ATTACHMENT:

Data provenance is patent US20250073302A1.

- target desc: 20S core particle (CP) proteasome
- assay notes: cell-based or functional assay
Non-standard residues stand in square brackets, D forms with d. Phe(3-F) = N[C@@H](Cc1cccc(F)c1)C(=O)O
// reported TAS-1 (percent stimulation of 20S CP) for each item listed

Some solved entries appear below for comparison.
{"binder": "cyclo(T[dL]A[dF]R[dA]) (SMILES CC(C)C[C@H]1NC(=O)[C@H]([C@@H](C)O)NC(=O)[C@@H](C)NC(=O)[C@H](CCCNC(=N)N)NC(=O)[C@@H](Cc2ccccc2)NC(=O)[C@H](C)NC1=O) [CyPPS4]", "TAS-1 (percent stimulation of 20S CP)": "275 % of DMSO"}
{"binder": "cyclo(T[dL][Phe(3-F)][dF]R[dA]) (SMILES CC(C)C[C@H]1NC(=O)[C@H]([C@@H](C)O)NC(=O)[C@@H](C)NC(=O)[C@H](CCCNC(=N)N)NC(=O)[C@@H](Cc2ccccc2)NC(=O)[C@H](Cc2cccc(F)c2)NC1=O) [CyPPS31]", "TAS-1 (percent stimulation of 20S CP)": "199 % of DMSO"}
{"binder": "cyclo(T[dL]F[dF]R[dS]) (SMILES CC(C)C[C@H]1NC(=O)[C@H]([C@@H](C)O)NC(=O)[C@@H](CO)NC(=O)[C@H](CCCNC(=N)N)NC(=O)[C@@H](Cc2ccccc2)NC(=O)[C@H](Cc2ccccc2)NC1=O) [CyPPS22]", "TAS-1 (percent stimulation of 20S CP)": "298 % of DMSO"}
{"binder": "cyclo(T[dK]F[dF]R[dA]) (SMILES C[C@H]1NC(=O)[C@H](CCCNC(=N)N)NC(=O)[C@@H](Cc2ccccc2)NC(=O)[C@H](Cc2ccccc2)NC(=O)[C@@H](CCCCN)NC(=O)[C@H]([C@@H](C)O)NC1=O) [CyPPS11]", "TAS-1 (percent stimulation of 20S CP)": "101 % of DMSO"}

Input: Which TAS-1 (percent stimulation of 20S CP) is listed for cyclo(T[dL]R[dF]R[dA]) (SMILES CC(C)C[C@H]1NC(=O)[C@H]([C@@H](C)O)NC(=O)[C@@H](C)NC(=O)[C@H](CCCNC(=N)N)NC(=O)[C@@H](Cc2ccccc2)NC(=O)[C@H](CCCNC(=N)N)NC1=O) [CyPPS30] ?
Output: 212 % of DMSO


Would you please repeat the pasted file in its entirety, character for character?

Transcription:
Data provenance is patent US20250073302A1.

- target desc: 20S core particle (CP) proteasome
- assay notes: cell-based or functional assay
Non-standard residues stand in square brackets, D forms with d. Phe(3-F) = N[C@@H](Cc1cccc(F)c1)C(=O)O
// reported TAS-1 (percent stimulation of 20S CP) for each item listed

Some solved entries appear below for comparison.
{"binder": "cyclo(T[dL]A[dF]R[dA]) (SMILES CC(C)C[C@H]1NC(=O)[C@H]([C@@H](C)O)NC(=O)[C@@H](C)NC(=O)[C@H](CCCNC(=N)N)NC(=O)[C@@H](Cc2ccccc2)NC(=O)[C@H](C)NC1=O) [CyPPS4]", "TAS-1 (percent stimulation of 20S CP)": "275 % of DMSO"}
{"binder": "cyclo(T[dL][Phe(3-F)][dF]R[dA]) (SMILES CC(C)C[C@H]1NC(=O)[C@H]([C@@H](C)O)NC(=O)[C@@H](C)NC(=O)[C@H](CCCNC(=N)N)NC(=O)[C@@H](Cc2ccccc2)NC(=O)[C@H](Cc2cccc(F)c2)NC1=O) [CyPPS31]", "TAS-1 (percent stimulation of 20S CP)": "199 % of DMSO"}
{"binder": "cyclo(T[dL]F[dF]R[dS]) (SMILES CC(C)C[C@H]1NC(=O)[C@H]([C@@H](C)O)NC(=O)[C@@H](CO)NC(=O)[C@H](CCCNC(=N)N)NC(=O)[C@@H](Cc2ccccc2)NC(=O)[C@H](Cc2ccccc2)NC1=O) [CyPPS22]", "TAS-1 (percent stimulation of 20S CP)": "298 % of DMSO"}
{"binder": "cyclo(T[dK]F[dF]R[dA]) (SMILES C[C@H]1NC(=O)[C@H](CCCNC(=N)N)NC(=O)[C@@H](Cc2ccccc2)NC(=O)[C@H](Cc2ccccc2)NC(=O)[C@@H](CCCCN)NC(=O)[C@H]([C@@H](C)O)NC1=O) [CyPPS11]", "TAS-1 (percent stimulation of 20S CP)": "101 % of DMSO"}

Input: Which TAS-1 (percent stimulation of 20S CP) is listed for cyclo(T[dL]R[dF]R[dA]) (SMILES CC(C)C[C@H]1NC(=O)[C@H]([C@@H](C)O)NC(=O)[C@@H](C)NC(=O)[C@H](CCCNC(=N)N)NC(=O)[C@@H](Cc2ccccc2)NC(=O)[C@H](CCCNC(=N)N)NC1=O) [CyPPS30] ?
Output: 212 % of DMSO